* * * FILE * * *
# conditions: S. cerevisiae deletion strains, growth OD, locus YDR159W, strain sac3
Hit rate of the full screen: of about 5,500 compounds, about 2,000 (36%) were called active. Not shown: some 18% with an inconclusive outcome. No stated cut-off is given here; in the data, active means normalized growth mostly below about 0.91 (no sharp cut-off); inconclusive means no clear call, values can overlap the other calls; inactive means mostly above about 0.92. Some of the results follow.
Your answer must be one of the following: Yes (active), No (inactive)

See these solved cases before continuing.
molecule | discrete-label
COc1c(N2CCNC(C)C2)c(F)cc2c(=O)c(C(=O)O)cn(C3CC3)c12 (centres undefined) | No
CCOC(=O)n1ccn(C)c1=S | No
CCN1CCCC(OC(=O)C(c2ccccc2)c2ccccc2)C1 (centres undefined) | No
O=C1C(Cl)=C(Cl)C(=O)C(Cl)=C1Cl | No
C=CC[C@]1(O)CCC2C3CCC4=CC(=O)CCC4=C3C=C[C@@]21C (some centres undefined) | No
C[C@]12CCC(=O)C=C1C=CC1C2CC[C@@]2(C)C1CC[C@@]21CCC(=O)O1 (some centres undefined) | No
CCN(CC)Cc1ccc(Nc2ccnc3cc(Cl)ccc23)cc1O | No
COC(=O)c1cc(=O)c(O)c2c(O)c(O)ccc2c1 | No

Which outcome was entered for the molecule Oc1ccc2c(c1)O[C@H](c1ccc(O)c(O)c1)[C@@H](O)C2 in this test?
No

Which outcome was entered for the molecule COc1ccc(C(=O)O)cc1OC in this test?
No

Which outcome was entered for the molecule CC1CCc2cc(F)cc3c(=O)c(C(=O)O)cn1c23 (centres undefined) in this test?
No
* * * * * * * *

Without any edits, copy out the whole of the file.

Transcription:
# conditions: S. cerevisiae deletion strains, growth OD, locus YDR159W, strain sac3
Hit rate of the full screen: of about 5,500 compounds, about 2,000 (36%) were called active. Not shown: some 18% with an inconclusive outcome. No stated cut-off is given here; in the data, active means normalized growth mostly below about 0.91 (no sharp cut-off); inconclusive means no clear call, values can overlap the other calls; inactive means mostly above about 0.92. Some of the results follow.
Your answer must be one of the following: Yes (active), No (inactive)

See these solved cases before continuing.
molecule | discrete-label
COc1c(N2CCNC(C)C2)c(F)cc2c(=O)c(C(=O)O)cn(C3CC3)c12 (centres undefined) | No
CCOC(=O)n1ccn(C)c1=S | No
CCN1CCCC(OC(=O)C(c2ccccc2)c2ccccc2)C1 (centres undefined) | No
O=C1C(Cl)=C(Cl)C(=O)C(Cl)=C1Cl | No
C=CC[C@]1(O)CCC2C3CCC4=CC(=O)CCC4=C3C=C[C@@]21C (some centres undefined) | No
C[C@]12CCC(=O)C=C1C=CC1C2CC[C@@]2(C)C1CC[C@@]21CCC(=O)O1 (some centres undefined) | No
CCN(CC)Cc1ccc(Nc2ccnc3cc(Cl)ccc23)cc1O | No
COC(=O)c1cc(=O)c(O)c2c(O)c(O)ccc2c1 | No

Which outcome was entered for the molecule Oc1ccc2c(c1)O[C@H](c1ccc(O)c(O)c1)[C@@H](O)C2 in this test?
No

Which outcome was entered for the molecule COc1ccc(C(=O)O)cc1OC in this test?
No

Which outcome was entered for the molecule CC1CCc2cc(F)cc3c(=O)c(C(=O)O)cn1c23 (centres undefined) in this test?
No